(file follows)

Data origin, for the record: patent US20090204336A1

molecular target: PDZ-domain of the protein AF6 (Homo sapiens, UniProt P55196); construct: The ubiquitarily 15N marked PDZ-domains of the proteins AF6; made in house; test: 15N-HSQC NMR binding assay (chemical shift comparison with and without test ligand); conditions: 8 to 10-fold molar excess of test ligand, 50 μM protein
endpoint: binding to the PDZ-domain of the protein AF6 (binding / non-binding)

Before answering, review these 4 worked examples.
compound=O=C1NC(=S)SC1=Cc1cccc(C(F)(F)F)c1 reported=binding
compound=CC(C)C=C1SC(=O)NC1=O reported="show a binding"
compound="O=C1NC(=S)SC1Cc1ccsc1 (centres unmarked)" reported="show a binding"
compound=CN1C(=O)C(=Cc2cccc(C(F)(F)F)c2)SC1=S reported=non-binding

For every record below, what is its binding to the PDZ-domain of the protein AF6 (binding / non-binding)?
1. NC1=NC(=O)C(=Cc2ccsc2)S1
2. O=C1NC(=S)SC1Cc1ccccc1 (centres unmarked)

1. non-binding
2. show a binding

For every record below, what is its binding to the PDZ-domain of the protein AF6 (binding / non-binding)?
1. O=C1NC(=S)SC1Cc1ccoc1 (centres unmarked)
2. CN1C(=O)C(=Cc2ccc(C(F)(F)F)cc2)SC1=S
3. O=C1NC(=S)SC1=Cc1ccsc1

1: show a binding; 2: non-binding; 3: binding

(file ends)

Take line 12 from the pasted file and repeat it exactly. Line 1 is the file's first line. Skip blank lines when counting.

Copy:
1. non-binding